We aimed to understand how much of the gender difference in mental health service use could be due to the joint mediation of employment, behavioural and material factors, social support and mental health need.
We used data from employed individuals aged 18–65 years who participated in the 2015–2017 waves of the Household, Income and Labour Dynamics in Australia survey. The exposure (male, female) and confounders were measured in 2015, mediators in 2016 and the outcome—whether a person had seen a mental health professional in the previous year—was measured in 2017. We estimated natural mediation effects using weighted counterfactual predictions from a logistic regression model.
Men were less likely to see a mental health care provider than women. The total causal effect on the risk difference scale was − 0.045 (95% CI − 0.056, − 0,034). The counterfactual of men taking the mediator values of women explained 28% (95% CI 1.7%, 54%) of the total effect, with the natural direct effect estimated to represent an absolute risk difference of − 0.033 (95% CI − 0.048, − 0.018) and the natural indirect effect − 0.012 (95% CI − 0.022, − 0.0027).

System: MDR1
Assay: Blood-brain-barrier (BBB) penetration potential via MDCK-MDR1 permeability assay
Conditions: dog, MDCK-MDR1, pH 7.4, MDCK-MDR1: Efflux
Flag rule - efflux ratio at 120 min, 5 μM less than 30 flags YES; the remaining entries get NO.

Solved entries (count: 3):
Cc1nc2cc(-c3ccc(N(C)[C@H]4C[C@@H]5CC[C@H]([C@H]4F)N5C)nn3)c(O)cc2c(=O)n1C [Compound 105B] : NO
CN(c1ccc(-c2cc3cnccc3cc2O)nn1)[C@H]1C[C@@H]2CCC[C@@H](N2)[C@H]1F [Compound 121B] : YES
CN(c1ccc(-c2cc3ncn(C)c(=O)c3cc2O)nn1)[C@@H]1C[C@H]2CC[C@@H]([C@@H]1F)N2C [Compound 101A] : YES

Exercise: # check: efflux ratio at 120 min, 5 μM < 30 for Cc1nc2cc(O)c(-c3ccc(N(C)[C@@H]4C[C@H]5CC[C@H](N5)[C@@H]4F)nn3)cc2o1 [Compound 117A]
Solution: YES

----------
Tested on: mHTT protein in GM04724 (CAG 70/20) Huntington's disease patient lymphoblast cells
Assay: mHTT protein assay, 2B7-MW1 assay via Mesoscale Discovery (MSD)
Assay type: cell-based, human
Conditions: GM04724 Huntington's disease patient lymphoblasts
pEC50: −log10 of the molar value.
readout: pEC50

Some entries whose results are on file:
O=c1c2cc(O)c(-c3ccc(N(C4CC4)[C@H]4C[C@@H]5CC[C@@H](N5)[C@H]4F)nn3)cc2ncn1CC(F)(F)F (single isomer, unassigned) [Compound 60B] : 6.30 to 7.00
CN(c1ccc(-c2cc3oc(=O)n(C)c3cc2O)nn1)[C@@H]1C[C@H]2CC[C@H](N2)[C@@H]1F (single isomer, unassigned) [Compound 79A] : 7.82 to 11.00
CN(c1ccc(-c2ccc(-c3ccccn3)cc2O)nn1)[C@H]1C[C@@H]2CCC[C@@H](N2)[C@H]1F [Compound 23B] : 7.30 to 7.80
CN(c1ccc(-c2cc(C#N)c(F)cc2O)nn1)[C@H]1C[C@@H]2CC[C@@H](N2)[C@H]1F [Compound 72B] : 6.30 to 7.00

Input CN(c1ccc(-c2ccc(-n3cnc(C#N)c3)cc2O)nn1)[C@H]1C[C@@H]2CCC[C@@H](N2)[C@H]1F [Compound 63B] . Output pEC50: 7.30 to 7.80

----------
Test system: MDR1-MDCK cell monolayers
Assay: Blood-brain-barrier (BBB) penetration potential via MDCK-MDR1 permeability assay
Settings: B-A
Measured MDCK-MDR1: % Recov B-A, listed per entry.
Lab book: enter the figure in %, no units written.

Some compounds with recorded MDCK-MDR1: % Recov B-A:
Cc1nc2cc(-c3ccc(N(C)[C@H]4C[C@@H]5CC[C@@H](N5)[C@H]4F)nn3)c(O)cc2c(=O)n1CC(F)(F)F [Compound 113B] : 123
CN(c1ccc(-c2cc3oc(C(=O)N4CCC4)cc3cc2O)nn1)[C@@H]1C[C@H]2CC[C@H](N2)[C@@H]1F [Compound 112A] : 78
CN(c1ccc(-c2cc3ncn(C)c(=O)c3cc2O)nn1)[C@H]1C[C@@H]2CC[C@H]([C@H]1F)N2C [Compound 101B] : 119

Gendered differences in the use of mental health services could be reduced by addressing inequalities in health, employment, material and behavioural factors, and social support.